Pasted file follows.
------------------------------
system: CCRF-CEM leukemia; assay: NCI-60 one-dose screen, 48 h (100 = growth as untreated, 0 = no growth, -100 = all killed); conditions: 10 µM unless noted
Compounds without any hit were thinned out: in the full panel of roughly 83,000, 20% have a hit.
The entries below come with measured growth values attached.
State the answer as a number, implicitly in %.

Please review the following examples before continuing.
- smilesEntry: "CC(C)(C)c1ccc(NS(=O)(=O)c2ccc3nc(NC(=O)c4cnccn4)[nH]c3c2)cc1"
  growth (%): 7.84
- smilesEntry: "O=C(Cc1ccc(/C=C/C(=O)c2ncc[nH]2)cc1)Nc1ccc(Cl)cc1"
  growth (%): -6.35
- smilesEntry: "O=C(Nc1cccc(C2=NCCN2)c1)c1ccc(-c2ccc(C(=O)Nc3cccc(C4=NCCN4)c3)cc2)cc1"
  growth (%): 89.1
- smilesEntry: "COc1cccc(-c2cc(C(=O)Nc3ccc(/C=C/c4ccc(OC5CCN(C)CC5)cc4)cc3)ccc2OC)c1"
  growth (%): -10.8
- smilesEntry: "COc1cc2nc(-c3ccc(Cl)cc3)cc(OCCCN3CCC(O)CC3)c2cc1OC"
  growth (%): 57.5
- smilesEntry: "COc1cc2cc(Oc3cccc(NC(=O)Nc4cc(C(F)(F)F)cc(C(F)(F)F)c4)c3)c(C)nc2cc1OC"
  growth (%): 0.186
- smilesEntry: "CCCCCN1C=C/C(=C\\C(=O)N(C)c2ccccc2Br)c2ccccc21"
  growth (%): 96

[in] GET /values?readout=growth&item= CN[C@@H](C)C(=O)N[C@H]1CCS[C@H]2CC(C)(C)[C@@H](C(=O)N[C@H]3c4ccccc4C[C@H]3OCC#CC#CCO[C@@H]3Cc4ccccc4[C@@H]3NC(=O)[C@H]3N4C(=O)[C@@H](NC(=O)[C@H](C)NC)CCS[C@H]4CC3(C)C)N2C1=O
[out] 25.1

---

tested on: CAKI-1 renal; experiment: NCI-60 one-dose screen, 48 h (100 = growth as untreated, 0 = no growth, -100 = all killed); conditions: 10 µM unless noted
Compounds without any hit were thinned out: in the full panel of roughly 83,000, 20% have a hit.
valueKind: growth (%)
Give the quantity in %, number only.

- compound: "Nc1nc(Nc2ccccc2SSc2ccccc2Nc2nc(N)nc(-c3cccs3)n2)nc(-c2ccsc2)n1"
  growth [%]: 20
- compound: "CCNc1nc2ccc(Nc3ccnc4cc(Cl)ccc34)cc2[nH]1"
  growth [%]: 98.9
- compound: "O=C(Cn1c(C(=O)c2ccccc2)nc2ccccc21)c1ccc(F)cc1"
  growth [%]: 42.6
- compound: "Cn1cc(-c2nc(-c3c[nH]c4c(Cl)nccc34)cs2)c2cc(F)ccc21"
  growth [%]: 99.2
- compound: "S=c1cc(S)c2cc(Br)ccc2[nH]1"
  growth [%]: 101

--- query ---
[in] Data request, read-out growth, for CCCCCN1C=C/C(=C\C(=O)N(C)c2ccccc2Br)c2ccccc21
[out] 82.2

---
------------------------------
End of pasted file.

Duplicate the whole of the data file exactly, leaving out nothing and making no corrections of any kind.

system: CCRF-CEM leukemia; assay: NCI-60 one-dose screen, 48 h (100 = growth as untreated, 0 = no growth, -100 = all killed); conditions: 10 µM unless noted
Compounds without any hit were thinned out: in the full panel of roughly 83,000, 20% have a hit.
The entries below come with measured growth values attached.
State the answer as a number, implicitly in %.

Please review the following examples before continuing.
- smilesEntry: "CC(C)(C)c1ccc(NS(=O)(=O)c2ccc3nc(NC(=O)c4cnccn4)[nH]c3c2)cc1"
  growth (%): 7.84
- smilesEntry: "O=C(Cc1ccc(/C=C/C(=O)c2ncc[nH]2)cc1)Nc1ccc(Cl)cc1"
  growth (%): -6.35
- smilesEntry: "O=C(Nc1cccc(C2=NCCN2)c1)c1ccc(-c2ccc(C(=O)Nc3cccc(C4=NCCN4)c3)cc2)cc1"
  growth (%): 89.1
- smilesEntry: "COc1cccc(-c2cc(C(=O)Nc3ccc(/C=C/c4ccc(OC5CCN(C)CC5)cc4)cc3)ccc2OC)c1"
  growth (%): -10.8
- smilesEntry: "COc1cc2nc(-c3ccc(Cl)cc3)cc(OCCCN3CCC(O)CC3)c2cc1OC"
  growth (%): 57.5
- smilesEntry: "COc1cc2cc(Oc3cccc(NC(=O)Nc4cc(C(F)(F)F)cc(C(F)(F)F)c4)c3)c(C)nc2cc1OC"
  growth (%): 0.186
- smilesEntry: "CCCCCN1C=C/C(=C\\C(=O)N(C)c2ccccc2Br)c2ccccc21"
  growth (%): 96

[in] GET /values?readout=growth&item= CN[C@@H](C)C(=O)N[C@H]1CCS[C@H]2CC(C)(C)[C@@H](C(=O)N[C@H]3c4ccccc4C[C@H]3OCC#CC#CCO[C@@H]3Cc4ccccc4[C@@H]3NC(=O)[C@H]3N4C(=O)[C@@H](NC(=O)[C@H](C)NC)CCS[C@H]4CC3(C)C)N2C1=O
[out] 25.1

---

tested on: CAKI-1 renal; experiment: NCI-60 one-dose screen, 48 h (100 = growth as untreated, 0 = no growth, -100 = all killed); conditions: 10 µM unless noted
Compounds without any hit were thinned out: in the full panel of roughly 83,000, 20% have a hit.
valueKind: growth (%)
Give the quantity in %, number only.

- compound: "Nc1nc(Nc2ccccc2SSc2ccccc2Nc2nc(N)nc(-c3cccs3)n2)nc(-c2ccsc2)n1"
  growth [%]: 20
- compound: "CCNc1nc2ccc(Nc3ccnc4cc(Cl)ccc34)cc2[nH]1"
  growth [%]: 98.9
- compound: "O=C(Cn1c(C(=O)c2ccccc2)nc2ccccc21)c1ccc(F)cc1"
  growth [%]: 42.6
- compound: "Cn1cc(-c2nc(-c3c[nH]c4c(Cl)nccc34)cs2)c2cc(F)ccc21"
  growth [%]: 99.2
- compound: "S=c1cc(S)c2cc(Br)ccc2[nH]1"
  growth [%]: 101

--- query ---
[in] Data request, read-out growth, for CCCCCN1C=C/C(=C\C(=O)N(C)c2ccccc2Br)c2ccccc21
[out] 82.2

---